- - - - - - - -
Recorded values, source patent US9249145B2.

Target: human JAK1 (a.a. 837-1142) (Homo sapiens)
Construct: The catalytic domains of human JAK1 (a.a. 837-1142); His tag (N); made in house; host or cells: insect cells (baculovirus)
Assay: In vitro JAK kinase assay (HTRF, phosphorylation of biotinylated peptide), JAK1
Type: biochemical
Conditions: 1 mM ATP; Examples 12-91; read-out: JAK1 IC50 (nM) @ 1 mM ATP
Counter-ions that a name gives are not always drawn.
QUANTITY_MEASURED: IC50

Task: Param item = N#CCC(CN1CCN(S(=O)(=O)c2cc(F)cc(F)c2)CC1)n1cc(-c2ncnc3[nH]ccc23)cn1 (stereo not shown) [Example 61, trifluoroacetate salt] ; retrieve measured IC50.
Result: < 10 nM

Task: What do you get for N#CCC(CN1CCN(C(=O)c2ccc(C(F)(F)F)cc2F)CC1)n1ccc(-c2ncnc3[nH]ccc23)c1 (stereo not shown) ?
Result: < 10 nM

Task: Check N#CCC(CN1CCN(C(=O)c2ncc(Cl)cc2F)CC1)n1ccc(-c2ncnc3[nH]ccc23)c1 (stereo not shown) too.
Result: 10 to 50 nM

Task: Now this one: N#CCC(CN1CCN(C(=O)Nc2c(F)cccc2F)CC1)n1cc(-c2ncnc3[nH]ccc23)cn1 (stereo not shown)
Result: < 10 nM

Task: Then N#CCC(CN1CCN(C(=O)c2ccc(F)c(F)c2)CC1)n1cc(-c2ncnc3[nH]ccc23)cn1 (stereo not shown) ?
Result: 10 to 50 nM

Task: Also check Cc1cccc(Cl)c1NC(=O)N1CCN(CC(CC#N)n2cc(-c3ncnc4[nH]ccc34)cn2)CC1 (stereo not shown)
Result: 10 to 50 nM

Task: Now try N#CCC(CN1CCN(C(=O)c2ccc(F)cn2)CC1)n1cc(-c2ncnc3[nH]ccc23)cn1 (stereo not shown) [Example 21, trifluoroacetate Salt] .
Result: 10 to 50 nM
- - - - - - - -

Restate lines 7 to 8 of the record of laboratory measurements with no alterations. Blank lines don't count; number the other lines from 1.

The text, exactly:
Counter-ions that a name gives are not always drawn.
QUANTITY_MEASURED: IC50